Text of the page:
The Costuming and Set Design of Plays Adapted from The Christmas Books: Edward Stirling's A Christmas Carol or, Past, Present and Future, C. Z. Barnett's A Christmas Carol or, The Miser's Warning!, Mark Lemon and Gilbert A. A'Beckett's The Chimes, and Albert Smith's The Battle of Life (1844-1846): Realisations of the Christmas Book Illustrations.
he following essay discusses the costuming and set design of plays derived from the Christmas Books of Charles Dickens in the 1840s that scrupulously follow the descriptions in the original novellas and, in particular, the plates of the Christmas Book illustrators Leech, Maclise, Doyle, and Stanfield (the latter artist also being a noted theatrical scene-designer). Although one might expect the costume lists in such penny-dreadfuls as numbers 722, 819, and 1,001 in the Dicks' Standard Plays series (which, according to Bolton, were printed as late as 1886 and 1887) to reflect later productions, the directions in the Dicks' plays remain virtually identical to those in earlier printed texts in such series as Webster's, Lacy's, and Duncombe's, and are further substantiated by contemporary reviews and plates in such periodicals as The Illustrated London News. Evidence suggests that all four dramatic adaptations, like those of the other novellas in the series (The Cricket on the Hearth of 1845 and The Haunted Man of 1848) exhibit a fidelity to the illustrations; further, the adaptations of A Christmas Carol, The Chimes, and particularly of The Battle of Life exhibit a consciousness of period style in theatrical costuming new to the British stage. The cause was partly that the illustrators of the original works were attempting to achieve a greater historical accuracy and partly that the new dramaturgy was emphasizing the principle of realization in attempting to create stage effect.
Although William Macready's Shakespeare revivals at Drury Lane attempted the enliven a rediscovery of the Bard's texts with costuming and sets informed by the new technique of historical research with respect to set design and costuming, the work of the Minor Theatres with respect to these three Christmas Books was comparatively straight-forward, owing to the period accuracy of the original illustrations. Charles Dickens himself took great interest in the fidelity of his dramatic adaptors — sanctioned and unsanctioned — to his original intentions. Realizing that the recently-published A Christmas Carol would be fair game for the piratical hacks at London's minor theatres, early in 1844 Dickens agreed to advise the stage's most prolific pilferer of Boz, Edward Stirling, in the Adelphi's production, which opened Monday, February 5th for a run of forty-two performances. Although the script was never printed, the Lord Chamberlain's manuscript indicates that Stirling attempted to realize the various plates in the novella, as had been his practice when placing The Pickwick Papers on the City of London stage in March, 1837. Duncombe's No. 26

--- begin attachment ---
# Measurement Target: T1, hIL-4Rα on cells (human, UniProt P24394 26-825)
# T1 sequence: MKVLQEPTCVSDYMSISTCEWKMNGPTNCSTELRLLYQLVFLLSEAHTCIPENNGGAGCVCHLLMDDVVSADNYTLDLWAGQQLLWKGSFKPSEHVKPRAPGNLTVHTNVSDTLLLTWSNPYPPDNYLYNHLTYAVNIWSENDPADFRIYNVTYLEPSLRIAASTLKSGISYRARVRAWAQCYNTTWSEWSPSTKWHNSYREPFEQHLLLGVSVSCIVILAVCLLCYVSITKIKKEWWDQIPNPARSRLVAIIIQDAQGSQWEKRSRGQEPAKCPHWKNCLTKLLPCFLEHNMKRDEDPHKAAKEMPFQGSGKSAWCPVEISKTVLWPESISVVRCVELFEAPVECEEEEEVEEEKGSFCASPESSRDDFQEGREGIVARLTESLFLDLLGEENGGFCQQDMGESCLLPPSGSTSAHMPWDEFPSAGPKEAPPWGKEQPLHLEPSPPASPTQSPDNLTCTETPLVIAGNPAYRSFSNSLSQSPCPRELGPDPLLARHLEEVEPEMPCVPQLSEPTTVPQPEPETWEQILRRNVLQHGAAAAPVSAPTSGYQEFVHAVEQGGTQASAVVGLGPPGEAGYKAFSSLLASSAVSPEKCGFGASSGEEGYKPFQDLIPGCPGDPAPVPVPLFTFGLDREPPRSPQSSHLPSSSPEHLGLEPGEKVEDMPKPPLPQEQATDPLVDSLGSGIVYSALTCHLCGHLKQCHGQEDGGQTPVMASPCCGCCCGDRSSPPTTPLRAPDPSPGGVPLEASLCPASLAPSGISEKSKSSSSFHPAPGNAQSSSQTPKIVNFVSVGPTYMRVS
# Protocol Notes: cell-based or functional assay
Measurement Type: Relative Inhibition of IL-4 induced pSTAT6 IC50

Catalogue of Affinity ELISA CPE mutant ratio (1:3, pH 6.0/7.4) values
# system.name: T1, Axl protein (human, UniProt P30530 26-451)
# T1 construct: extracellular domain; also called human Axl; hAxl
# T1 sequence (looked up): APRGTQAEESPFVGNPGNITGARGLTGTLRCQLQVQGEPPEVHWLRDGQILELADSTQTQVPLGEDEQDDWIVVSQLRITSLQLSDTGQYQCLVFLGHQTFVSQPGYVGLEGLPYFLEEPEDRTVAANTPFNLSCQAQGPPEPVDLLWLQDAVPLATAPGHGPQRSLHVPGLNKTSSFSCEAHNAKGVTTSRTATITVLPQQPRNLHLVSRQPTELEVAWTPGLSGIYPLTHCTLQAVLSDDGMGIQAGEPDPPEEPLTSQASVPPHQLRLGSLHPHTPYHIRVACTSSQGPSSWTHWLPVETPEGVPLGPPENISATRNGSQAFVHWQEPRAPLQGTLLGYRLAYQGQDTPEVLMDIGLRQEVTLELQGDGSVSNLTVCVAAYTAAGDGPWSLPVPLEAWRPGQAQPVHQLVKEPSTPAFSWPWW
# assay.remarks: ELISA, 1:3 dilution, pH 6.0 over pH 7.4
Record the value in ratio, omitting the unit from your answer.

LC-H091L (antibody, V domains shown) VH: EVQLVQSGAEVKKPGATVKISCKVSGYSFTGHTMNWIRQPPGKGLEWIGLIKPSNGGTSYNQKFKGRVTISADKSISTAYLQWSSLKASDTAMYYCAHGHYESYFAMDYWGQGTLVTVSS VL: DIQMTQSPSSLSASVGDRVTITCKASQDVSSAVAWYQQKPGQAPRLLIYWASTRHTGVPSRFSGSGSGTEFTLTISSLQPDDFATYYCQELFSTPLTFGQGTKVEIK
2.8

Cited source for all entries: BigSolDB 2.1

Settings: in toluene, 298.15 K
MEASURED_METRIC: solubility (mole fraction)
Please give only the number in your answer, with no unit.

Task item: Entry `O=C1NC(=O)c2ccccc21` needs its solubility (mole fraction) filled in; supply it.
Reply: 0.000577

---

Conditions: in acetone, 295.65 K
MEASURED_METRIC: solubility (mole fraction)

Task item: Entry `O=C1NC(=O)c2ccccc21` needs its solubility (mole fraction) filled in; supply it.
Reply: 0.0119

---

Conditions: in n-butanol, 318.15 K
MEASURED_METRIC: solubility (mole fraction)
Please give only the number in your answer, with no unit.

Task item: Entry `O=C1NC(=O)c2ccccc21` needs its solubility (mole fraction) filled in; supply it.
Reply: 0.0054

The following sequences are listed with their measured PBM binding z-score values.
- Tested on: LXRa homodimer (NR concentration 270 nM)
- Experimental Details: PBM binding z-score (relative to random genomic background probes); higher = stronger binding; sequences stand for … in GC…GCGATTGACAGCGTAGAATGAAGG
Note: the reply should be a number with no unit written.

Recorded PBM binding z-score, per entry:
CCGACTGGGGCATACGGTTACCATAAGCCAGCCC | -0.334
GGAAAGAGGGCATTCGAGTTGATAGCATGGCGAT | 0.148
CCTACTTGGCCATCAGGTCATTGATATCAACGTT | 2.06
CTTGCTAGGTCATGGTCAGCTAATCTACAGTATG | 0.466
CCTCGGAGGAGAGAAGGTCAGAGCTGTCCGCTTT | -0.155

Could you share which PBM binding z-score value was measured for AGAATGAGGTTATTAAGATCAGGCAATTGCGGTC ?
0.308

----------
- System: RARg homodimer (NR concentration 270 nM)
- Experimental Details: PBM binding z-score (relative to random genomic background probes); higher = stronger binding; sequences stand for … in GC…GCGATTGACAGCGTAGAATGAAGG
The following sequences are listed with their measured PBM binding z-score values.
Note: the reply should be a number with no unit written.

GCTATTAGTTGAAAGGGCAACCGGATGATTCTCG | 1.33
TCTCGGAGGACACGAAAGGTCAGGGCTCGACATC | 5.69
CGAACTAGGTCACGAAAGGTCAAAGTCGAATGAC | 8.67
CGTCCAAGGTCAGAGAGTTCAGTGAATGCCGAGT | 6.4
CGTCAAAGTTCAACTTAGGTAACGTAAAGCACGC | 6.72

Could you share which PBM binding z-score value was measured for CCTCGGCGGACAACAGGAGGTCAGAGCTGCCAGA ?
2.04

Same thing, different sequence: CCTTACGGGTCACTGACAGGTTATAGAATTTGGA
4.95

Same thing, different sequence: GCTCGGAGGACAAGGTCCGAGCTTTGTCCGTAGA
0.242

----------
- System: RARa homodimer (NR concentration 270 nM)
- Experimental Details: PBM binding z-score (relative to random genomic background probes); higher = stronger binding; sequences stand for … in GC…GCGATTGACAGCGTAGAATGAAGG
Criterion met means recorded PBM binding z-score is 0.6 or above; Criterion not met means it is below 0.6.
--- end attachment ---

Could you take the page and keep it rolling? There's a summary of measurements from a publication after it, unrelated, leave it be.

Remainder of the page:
shows him feeling his way toward the method of presenting a novel through the tableau realization of the illustrations. His tendency through much of the play is to use the plates for setting and costume, and to render them as action, with at most some passing point of rough realization. (Meisel 252)
Dickens himself was quick to notice this practice of the new dramaturgy in George Almar's adaptation of Oliver Twist given at the Adelphi Theatre on 19 November 1838. To Forster he wrote that, despite his chagrin at seeing his story placed on the stage without his permission, he found "The tableaux formed from Browne's Sketches exceedingly good" (Letters, I, 460). From the outset of the serialization of The Pickwick Papers, Dickens was highly particular about the plates for his works; in the 1840s, he took great care in orchestrating the illustrations for Martin Chuzzlewit and the Christmas Books. In fact, in 1846 he set The Battle of Life in the age of Oliver Goldsmith's The Vicar of Wakefield (that is, the last quarter of the eighteenth century) "for the sake of anything good in the costume" (Letters, IV, 648).